OCD - New Research 2023 and Natural Treatments
Updated: Oct 6
When imaging is used to measure neurochemicals in the brains of people with OCD and healthy volunteers, the results point the way for some natural treatment ideas. ... And what does this have to do with driving a car?
In it, scientists used 7-Tesla proton magnetic resonance spectroscopy (1H-MRS) as a means to compare neurochemistry to very specific regions of the brain, including the anterior cingulate cortex (ACC) and supplementary motor area (SMA). (1)
The results showed, among other things, a behavioral index steeped in habitural control correlates with the ratio of specific neurotransmitters. It was found that significantly higher levels of glutamate, an excitatory neurotransmitter, are among the participants with Obsessive-Compulsive Disorder (OCD) and lower levels of gamma-amino butyric acid (GABA), a calming inhibitory neurotransmitter, within the same population. That is, when compared with asymptomatic healthy people. Abnormally high levels of glutamate within OCD have been suggested in animal models and by human genetic, pharmacological and neurochemical studies before. However, this study helped to delineate how those specific regions of the brain involve mechanisms of habitual control which are clearly relevant to compulsive behavior, and that some level of the before-said neurotransmitter ratio is common to both healthy sub-clinical and OCD populations.
Compulsivity can be defined as "perseverative behavior with potentially maladaptive consequences"(1); however, there is currently no commonly used definition of compulsivity that adequately captures disorder specific and dimensional trait manifestations. Or to put another way, there is not a clear boundary between the healthy and pathological features along a broader continuum.
The Car Analogy: the gas-pedal and brake-pedal for the brain
Neurotransmitters are the signaling instructions delivered to our brain. They can be generalized into 2 categories: the excitatory neurotransmitters and the inhibitory neurotransmitters. The excitatory neurotransmitters include glutamate, dopamine, norepinephrine and epinephrine. They provide stimulation signals to the brain and supporting them is the target for many prescription medications including Adderall®, Concerta®, and Focalin®. Increasing their activity may increase concentration but when present in excess, they can result in anxiety, irritability or compulsion. In our automotive analogy, these function like the 'gas-pedal'.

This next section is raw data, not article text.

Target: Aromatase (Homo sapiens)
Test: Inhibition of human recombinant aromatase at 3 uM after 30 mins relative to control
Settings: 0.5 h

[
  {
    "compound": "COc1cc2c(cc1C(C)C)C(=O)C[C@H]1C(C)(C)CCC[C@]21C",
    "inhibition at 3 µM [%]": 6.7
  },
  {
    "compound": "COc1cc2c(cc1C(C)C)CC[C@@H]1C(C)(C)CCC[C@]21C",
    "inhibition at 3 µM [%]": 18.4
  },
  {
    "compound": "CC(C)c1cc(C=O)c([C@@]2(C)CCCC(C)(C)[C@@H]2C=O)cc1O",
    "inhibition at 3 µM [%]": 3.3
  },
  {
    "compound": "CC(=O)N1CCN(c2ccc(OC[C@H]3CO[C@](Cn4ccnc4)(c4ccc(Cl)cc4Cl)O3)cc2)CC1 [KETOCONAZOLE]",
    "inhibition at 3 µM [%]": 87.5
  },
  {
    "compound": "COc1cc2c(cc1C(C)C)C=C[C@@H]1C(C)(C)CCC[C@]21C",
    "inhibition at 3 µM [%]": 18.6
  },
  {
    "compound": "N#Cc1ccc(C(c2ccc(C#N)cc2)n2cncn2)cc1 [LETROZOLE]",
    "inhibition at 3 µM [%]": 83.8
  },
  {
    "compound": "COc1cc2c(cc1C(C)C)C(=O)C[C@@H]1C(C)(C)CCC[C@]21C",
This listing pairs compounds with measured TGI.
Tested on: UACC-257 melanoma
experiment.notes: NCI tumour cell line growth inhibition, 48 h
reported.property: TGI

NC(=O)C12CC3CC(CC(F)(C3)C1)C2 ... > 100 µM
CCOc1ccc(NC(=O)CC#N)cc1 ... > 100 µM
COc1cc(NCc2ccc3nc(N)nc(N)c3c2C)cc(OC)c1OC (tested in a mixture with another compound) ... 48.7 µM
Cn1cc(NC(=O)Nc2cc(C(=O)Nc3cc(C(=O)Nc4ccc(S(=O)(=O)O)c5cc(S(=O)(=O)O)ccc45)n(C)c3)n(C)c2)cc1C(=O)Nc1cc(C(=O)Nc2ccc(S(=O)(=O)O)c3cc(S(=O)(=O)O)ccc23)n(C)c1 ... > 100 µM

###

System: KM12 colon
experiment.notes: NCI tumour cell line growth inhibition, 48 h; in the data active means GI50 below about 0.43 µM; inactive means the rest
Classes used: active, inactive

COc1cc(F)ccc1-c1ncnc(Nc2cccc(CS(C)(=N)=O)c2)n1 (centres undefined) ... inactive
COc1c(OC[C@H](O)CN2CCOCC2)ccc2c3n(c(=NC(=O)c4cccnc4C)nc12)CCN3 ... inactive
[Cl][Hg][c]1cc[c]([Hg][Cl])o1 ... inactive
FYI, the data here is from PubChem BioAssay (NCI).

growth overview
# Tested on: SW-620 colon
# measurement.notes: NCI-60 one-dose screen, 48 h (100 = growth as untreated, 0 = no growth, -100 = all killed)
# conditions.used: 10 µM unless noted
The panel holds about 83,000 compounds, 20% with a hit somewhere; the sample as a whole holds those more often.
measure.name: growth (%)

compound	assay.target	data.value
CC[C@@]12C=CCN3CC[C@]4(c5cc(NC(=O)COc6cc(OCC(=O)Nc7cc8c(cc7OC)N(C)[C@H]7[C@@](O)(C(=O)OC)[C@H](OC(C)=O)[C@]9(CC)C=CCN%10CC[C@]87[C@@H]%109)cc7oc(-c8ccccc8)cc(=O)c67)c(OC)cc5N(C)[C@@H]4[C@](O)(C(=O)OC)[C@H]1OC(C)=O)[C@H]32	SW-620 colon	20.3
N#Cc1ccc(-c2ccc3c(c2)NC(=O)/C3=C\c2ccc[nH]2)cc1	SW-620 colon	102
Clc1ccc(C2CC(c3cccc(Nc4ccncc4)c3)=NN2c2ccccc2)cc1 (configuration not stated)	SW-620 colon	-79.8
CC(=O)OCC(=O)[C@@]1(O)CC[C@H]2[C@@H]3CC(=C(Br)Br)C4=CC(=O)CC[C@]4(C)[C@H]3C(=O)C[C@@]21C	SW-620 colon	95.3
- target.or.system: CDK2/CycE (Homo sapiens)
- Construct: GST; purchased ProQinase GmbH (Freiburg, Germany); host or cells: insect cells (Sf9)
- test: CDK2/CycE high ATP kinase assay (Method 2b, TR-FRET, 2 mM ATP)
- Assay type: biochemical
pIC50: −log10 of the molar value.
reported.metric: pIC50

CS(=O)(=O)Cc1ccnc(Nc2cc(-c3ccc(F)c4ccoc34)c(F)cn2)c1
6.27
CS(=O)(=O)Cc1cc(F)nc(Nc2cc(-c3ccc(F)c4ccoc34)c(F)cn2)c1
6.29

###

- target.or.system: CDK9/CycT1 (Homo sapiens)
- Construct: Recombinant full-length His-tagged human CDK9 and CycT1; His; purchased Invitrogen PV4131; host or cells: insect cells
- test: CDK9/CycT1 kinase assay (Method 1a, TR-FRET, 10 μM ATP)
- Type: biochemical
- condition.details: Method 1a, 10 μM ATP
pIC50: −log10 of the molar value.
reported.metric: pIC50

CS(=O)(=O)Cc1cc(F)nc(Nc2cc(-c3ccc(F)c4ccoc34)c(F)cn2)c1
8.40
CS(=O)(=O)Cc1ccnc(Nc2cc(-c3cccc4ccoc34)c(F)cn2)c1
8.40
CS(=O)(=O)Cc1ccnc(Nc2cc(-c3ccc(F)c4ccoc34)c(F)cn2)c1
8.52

By contrast, the other set of neurotransmitters is the calming, inhibitory neurotransmitters. These include serotonin, GABA and glycine and are analogous to a brake-pedal to the brain. They send signals to the brain to slow down, feel good and relax.
Based on the above findings, nutritional supplements that seek to restore balance to an OCD neurotransmitter profile may be considered. One such selection would be the use of high quality and carefully dosed GABA, which is an amino acid that serves as a primary inhibitory neurotransmitter in the brain and a major inhibitory neurotransmitter in the spinal cord. It is available in several different forms, from capsules or pills to pumped orally administered solutions.
Further treatment ideas may come from the use of the amino acid L-theanine. Peer-review research has shown beneficial uses of this supplement in countering levels of excessive glutamate. "The 1H magnetic resonance spectroscopy (MRS) findings suggest that L-theanine stabilizes the glutamatergic concentration in the brain, which is a possible mechanism underlying the therapeutic effect".(2) In this way, a person is not so much stepping on the brake pedal to slow the car down, rather, they are slowing down the car by coming off the gas pedal and decelerating.
Of course any nutritional supplements used for OCD should be done under the supervision of a qualified and licensed naturopathic physician to best ensure safety and well-being.
(1) Biria, Marjan et al. “Cortical glutamate and GABA are related to compulsive behaviour in individuals with obsessive compulsive disorder and healthy controls.” Nature communications vol. 14,1 3324. 27 Jun. 2023, doi:10.1038/s41467-023-38695-z.
The content and any recommendations in this article are for informational purposes only. They are not intended to replace the advice of the reader's own licensed healthcare professional or physician and are not intended to be taken as direct diagnostic or treatment directives. Any treatments described in this article may have known and unknown side effects and/or health hazards. Each reader is solely responsible for his or her own healthcare choices and decisions. The author advises the reader to discuss these ideas with a licensed naturopathic physician.